One Step Changed My Life

Two years ago today.
I fell.

It was a Saturday and I was headed to the third survivor event of the day. The week had been jammed full of survivor speaking engagements, conferences, trainings, and mentoring—just like any other week had been for me.

At 6am, I had met an early breakfast (that ended up including pork, so I abstained) with the president of a nonprofit focused on the frontlines rescue of children from trafficking here in the states.

He wanted to expand to another state and I was fighting for Az to be the one. We had a phenomenal brainstorm and agreement that they would put roots down in Az.

After meeting with him, I went to a 9am meeting at Arizona Coalition to End Sexual and Domestic Violence for a committee meeting of survivors talking about new laws coming up and how we can use our voices and knowledge to fight for, or against, them.

From there, I was headed to an event I had arranged to help a survivor directly. She had construction in every room in her house, and didn’t have a single room finished so she could rest, regenerate, heal, and feel safe.

I had helped rally a team of people to come to help focus on one room and get it finished so she could focus on her healing.

Desperate for food, I knew there was nothing gluten free between me and the house event, except a convenience store. So I made a decision that haunts me. I drove to the convenience store.

My intent was to run in and grab some snacks and a soda and then head over. But when I came out the door, as I stepped off the curb, my world changed forever.

My foot never got footing. Oil yanked it out from under me. I fell onto my knee and jammed my arm. I heard people gasp around me. But I was too embarrassed to look around.

As I stood up, I thought I would get into my car to process, but I couldn’t figure out how to get into my car. I set the items on the seat instead and called the event to let them know I was delayed. It would be the first in a series of messages that finally ended with how I wasn’t going to make it.

After filing a report of the fall, and realizing I was dizzy and very confused, I called my dad to tell him I needed help getting to medical care. I then called a friend who works in legal and asked her what to do.

My parents came to pick me up and it took me ages to get into the back seat, unable to control my spatial awareness. But not realizing that was what it was.

The doctor at urgent care looked at my knee, x-rayed it and did nothing for my mention of my arm since the arm no longer hurt.

We missed it. We all missed it.

The pain was in my legs, and got worse over the next weeks as I worked through PT and exercises. I wasn’t improving. I was getting worse. And my memory was in a steep decline—I was unable to add 2+8 without a calculator. I couldn’t remember the song lyrics or music to any song, including Happy Birthday, a song I’ve heard hundreds of times in my life experiences.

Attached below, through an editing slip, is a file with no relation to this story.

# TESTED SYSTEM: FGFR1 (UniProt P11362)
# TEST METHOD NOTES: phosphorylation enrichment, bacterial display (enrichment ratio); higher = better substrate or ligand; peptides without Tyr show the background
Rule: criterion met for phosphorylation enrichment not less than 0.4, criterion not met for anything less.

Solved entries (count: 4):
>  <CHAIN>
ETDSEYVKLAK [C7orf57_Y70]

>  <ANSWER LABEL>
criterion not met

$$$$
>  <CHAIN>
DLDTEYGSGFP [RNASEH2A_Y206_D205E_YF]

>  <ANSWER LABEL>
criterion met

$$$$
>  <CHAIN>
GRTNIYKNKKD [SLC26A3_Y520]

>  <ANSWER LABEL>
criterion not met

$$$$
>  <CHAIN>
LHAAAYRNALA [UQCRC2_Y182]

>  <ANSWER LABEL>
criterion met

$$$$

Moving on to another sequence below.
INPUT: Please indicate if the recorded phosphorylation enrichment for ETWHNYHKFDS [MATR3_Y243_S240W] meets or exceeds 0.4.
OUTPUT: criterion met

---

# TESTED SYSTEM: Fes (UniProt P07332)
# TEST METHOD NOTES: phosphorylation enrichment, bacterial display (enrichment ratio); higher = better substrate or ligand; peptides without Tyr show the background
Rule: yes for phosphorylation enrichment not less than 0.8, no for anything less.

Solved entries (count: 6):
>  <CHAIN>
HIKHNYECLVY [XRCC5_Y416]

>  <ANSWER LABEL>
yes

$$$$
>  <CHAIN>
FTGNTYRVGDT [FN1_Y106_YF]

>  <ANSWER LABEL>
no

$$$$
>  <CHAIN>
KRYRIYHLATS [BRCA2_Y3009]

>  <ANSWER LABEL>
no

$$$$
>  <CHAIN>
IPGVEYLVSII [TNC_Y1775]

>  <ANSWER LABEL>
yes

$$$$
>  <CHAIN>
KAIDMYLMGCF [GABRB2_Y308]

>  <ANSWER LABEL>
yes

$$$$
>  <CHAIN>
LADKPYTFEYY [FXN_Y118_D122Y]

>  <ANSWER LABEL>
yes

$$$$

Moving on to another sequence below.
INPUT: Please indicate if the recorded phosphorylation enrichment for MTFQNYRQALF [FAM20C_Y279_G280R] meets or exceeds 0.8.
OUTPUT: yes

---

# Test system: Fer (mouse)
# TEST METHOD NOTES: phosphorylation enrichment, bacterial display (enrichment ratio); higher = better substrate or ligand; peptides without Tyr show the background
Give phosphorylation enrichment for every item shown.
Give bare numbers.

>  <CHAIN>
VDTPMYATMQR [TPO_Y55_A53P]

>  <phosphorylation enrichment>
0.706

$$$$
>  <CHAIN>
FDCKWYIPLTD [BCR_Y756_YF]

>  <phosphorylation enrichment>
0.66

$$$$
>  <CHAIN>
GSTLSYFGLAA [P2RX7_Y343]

The doctors told me it was my thyroid or it was my past trauma causing the problem. No one scanned my neck.

Six months after my fall, my arm exploded in agonizing pain—later recorded by my medical team of neurosurgeons as “this would cripple an adult elephant; none of us have seen anyone conscious in this level of pain.”

It definitely rewrote my pain scale of 1-10. When I snapped my femur in half twenty years ago in a rollover car accident, that had been an 8 for me, it now would be a 3.

The emergency journey that happened in September showed us that the fall had jammed my arm and three discs were hit and thrust into my spinal cord. My neurosurgeon said less material than the skin of a raisin was what was holding my spinal cord together. It was less than one unit of measurement, and therefore considered an internal decapitation.

My brain and spinal cord had been exhausting themselves trying to keep me thinking while also keeping my body alive. And that drain on my brain was setting me up for a massive hit: traumatic brain injury. On top of everything else.

After the surgery, as my spinal cord was rebooting I had been reduced to a toddler. I couldn’t be alone. Had to relearn how to feed myself. How to walk in control of my body. How to open doors. How to swallow. How to pull up my pants. The list goes on and on.

But I was alive.

I had support around me. I had a rebooting spinal cord (which means all systems would work again!). I also had a TBI that was debilitating.

I have been healing in quarantine for the past year. My injury puts me at great risk with my lungs. So I have not had PT, or therapy for my brain, or friends to help me relearn life tasks.

It has been my parents and me in this house as I break whole shelves of glass as I try to relearn how to get something out of a cupboard (that was this weekend!)… so today being two years since that fall, that step off the sidewalk, that stopping for food….it’s hard. Because I KNOW I would be farther along had I been able to continue therapy, have daily interactions with other humans, have outings or friend times.

But it has not been that. It has been very very different. And today holds a lot of emotion for a time when I was capable, when I was independent, when I was active and working to change the world. When I was me.

#BeejHealth #SpinalCordInjury #traumaticbraininjury #TBI #SCI #Painiversary

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